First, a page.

When did you start meeting and corresponding with other writers?
Doing a post-Cheap Truth fanzine for 12 months (Astral Avenue, circa 1986-87) put me in touch with a lot of folks, and my list of writerly friends has accreted nicely ever since. I place a high value on correspondence, whether digital or otherwise, and find the continuing steady contact with my fellow practitioners very valuable, if only as a resource of shoulders to cry upon!
Which of your short stories is your favorite?
Once I thought that many of my Ribofunk stories represented sleek, state-of-the-art SF done to the best of my ability. A story such as "Little Worker" seemed near-perfect to me. But lately I feel that all my past work represents a mere apprenticeship. Hopefully my favorite story has yet to be written.
Some writers see themselves as their own ideal audience. Do you, and if not, who do you see yourself writing for?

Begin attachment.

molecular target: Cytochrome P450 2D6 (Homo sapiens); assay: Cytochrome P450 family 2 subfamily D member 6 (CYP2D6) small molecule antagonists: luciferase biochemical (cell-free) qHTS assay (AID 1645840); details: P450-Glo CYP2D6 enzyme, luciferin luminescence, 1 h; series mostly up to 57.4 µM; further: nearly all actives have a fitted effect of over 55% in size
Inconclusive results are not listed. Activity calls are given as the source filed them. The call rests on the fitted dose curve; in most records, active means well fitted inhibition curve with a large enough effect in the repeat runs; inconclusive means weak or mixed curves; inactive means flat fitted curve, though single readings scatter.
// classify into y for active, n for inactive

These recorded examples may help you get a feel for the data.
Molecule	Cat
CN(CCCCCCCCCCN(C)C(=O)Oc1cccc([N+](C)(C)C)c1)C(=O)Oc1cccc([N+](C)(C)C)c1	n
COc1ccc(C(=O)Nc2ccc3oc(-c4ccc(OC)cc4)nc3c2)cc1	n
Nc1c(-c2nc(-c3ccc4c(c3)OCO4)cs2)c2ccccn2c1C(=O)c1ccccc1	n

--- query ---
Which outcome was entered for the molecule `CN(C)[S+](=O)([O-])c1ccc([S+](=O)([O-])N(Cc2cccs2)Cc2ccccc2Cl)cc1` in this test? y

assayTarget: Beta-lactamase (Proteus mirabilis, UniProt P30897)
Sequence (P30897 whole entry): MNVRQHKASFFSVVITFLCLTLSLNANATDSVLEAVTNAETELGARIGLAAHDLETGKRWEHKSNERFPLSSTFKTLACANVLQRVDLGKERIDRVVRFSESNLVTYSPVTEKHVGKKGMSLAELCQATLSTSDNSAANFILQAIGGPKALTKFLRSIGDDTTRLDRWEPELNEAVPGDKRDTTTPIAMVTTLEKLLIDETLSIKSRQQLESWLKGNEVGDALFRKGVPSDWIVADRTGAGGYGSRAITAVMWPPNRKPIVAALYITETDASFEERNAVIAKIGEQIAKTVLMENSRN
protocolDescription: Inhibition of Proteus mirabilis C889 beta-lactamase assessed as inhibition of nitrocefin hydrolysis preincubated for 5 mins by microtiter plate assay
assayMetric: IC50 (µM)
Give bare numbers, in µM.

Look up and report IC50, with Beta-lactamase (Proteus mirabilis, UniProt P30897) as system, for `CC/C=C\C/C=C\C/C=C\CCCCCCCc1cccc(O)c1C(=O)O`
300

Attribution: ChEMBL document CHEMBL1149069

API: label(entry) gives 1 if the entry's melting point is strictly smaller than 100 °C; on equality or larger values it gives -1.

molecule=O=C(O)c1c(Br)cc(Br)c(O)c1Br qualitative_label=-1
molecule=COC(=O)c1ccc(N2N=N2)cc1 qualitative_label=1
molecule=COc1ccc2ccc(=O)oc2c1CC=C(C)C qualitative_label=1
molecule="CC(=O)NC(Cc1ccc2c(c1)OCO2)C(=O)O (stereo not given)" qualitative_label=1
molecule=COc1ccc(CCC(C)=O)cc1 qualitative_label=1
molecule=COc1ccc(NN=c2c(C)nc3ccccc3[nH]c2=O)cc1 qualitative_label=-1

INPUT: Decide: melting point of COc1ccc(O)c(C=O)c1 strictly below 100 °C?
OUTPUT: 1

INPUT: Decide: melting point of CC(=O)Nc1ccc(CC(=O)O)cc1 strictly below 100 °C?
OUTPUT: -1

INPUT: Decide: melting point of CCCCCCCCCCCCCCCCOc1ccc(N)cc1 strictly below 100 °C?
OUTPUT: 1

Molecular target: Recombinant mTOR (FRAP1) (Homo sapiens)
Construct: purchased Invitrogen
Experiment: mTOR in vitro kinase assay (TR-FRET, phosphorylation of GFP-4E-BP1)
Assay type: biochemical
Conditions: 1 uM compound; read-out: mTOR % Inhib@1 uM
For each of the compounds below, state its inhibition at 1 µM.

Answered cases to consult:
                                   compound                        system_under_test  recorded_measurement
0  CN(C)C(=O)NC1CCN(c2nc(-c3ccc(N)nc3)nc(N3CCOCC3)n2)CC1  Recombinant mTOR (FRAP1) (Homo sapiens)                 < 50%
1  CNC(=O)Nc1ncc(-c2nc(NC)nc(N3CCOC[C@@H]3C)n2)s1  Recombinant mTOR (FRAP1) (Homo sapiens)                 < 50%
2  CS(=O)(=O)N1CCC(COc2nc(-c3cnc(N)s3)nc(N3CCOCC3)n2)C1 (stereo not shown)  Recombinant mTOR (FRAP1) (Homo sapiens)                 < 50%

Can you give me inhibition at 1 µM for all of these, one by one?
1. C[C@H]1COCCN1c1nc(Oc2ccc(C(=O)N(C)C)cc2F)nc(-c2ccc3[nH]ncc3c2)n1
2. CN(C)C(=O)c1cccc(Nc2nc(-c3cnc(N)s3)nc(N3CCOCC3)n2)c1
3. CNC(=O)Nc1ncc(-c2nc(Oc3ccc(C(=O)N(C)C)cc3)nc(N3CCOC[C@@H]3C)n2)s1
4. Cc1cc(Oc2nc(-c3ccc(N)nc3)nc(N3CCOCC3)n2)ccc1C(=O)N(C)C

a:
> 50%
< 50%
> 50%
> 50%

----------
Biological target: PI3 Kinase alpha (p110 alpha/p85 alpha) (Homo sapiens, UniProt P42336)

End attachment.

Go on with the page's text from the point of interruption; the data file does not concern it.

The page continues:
Alas, yes. Not to be solipsistic, but the only assertion of any certainty that I feel I can make is that I definitely enjoy my stuff. Therefore, I continue to write with an audience of one in mind. Despite many verbal and written accolades, I'm still amazed and half-disbelieving that anyone else shares my arcane list of turn-ons!
Your style changes quite a bit from story to story, sometimes from novel to novel. Sometimes you even affectionately borrow other writers' styles, as in Lost Pages. Given that your style varies, what provides consistency to your work? What elements, themes, etc. do you feel repeat?
I have no notion of what constitutes the thread linking my fictions, although nonetheless I imagine that a crafty reader could easily distinguish that they all emanated from one person. Certain themes--rebellion against moronic authorities; the folly of ambition; the serendipity of life--seem to recur. But as a good Buddhist I must endorse the tenet that a coherent, consistent personality is in itself a myth. So how could fiction, a second-order phenomenon, consistently reflect such a vaporous entity?
Do any other tenets of Buddhism inform your fiction? And have you written about Buddhism or Buddhist characters overtly?
Only the core two maxims: seek wisdom, and be compassionate. My most overt fictional wrestling with the Buddha occurs in Ciphers.
How did you come to Buddhism?